Permaculture is all about systems thinking. If you can grasp the system as a whole, the solutions local problems and inefficiencies will become self-evident. By fully understanding the problem, in a systems context, the solution will be provided to you.

A classic example comes to us from Ken Mudge and Steve Gabriel’s book Farming the Woods. A food forest-type system had an issue where slugs were devastating the mushroom crops. Looking at this problem locally and not systematically, this is quite a problem, and one might turn to harmful chemicals to thwart the slugs. Thinking about the whole system, however, one realizes that they can bring in ducks (5, 6, 8, 10) who will eat the slugs, turning them into eggs while protecting the mushrooms and fertilizing the trees. The problem becomes the solution.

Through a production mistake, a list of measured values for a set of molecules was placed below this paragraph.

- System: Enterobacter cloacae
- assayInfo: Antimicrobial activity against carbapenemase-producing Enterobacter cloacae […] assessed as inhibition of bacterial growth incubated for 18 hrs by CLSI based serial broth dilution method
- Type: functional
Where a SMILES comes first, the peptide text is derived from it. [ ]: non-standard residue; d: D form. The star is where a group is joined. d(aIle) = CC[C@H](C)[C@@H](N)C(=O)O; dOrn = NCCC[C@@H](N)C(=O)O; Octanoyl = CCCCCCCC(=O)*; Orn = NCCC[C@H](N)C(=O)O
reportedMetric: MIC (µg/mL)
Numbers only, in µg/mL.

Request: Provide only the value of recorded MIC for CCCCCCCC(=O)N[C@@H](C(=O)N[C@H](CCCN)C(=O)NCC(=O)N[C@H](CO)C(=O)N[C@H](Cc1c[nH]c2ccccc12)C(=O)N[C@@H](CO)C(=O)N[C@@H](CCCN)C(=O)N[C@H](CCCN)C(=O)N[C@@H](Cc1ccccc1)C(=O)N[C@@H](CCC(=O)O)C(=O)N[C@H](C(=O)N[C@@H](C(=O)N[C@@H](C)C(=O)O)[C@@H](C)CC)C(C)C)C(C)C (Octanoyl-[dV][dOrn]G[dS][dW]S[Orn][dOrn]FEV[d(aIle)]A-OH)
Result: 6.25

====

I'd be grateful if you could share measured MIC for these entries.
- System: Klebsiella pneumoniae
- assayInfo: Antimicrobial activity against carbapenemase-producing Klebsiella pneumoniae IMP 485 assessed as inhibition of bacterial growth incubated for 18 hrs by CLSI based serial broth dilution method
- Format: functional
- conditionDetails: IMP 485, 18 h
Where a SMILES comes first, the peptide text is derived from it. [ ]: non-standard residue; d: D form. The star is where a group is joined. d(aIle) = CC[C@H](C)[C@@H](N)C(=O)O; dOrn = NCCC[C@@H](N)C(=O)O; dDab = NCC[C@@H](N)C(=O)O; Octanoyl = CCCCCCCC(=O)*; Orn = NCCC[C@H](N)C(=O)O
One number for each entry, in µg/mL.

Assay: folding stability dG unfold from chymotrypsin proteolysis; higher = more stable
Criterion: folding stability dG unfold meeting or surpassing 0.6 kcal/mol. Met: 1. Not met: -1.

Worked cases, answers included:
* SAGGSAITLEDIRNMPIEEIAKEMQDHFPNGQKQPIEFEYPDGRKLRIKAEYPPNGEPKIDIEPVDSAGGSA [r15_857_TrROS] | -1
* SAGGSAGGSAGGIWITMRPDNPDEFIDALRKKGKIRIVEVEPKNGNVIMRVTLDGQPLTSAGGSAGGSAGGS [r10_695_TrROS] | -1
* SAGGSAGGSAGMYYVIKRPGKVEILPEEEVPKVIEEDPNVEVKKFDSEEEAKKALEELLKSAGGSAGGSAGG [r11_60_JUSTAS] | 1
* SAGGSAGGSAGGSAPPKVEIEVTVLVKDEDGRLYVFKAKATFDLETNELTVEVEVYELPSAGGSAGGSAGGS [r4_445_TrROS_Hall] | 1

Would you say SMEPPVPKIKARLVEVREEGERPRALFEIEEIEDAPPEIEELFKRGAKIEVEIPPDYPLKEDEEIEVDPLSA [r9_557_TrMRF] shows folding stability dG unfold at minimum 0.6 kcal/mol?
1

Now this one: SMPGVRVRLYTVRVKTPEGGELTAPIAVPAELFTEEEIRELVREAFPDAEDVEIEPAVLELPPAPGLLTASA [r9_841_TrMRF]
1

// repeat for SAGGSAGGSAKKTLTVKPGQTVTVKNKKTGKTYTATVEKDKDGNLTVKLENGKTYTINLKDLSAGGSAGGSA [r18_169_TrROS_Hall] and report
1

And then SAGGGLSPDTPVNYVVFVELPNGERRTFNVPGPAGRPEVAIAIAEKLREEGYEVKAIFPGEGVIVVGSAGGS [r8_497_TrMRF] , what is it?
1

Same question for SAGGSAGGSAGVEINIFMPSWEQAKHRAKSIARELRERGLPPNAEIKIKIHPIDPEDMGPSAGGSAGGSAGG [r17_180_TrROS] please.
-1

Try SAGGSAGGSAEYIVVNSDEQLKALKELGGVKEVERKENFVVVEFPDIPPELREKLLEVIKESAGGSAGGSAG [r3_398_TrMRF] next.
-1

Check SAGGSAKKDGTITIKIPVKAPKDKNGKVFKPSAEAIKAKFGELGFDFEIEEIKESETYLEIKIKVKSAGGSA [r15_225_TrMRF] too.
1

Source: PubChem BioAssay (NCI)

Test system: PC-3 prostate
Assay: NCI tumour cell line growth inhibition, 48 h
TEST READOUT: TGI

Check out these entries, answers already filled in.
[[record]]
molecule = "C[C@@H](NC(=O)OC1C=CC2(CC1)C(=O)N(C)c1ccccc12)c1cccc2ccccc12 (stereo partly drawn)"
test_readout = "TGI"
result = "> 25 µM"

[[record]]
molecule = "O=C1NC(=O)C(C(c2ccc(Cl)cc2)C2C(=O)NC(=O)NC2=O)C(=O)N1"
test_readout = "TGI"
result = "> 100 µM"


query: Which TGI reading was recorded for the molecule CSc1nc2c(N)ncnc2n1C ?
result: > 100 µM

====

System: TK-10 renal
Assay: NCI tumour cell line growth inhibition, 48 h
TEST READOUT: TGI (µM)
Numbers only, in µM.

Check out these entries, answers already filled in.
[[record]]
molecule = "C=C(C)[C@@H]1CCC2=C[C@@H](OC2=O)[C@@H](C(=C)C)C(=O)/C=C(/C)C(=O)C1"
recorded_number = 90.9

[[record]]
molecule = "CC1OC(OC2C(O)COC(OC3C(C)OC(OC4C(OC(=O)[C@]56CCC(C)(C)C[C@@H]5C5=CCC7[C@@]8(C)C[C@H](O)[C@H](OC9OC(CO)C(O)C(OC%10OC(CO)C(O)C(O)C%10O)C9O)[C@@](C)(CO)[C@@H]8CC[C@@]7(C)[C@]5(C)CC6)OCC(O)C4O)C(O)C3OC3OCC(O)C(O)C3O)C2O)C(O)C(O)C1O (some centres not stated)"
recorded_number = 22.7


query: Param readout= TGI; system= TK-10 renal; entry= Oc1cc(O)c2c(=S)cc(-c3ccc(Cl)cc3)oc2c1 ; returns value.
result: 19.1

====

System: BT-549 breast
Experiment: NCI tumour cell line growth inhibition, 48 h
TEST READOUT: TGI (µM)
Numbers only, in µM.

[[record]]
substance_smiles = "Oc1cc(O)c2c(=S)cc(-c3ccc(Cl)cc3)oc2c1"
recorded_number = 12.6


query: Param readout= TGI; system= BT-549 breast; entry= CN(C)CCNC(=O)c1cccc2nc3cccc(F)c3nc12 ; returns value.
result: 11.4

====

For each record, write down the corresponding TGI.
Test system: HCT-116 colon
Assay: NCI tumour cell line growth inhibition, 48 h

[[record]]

Another example is the presence of dandelions and other common “weeds” in the garden. People spend their lives trying to eradicate these plants, but to no avail. If they simply changed their outlook to see the numerous benefits and functions these plants have, then they would be welcomed into the garden with open arms, and the problem becomes the solution. Sometimes an attitude is all it takes.

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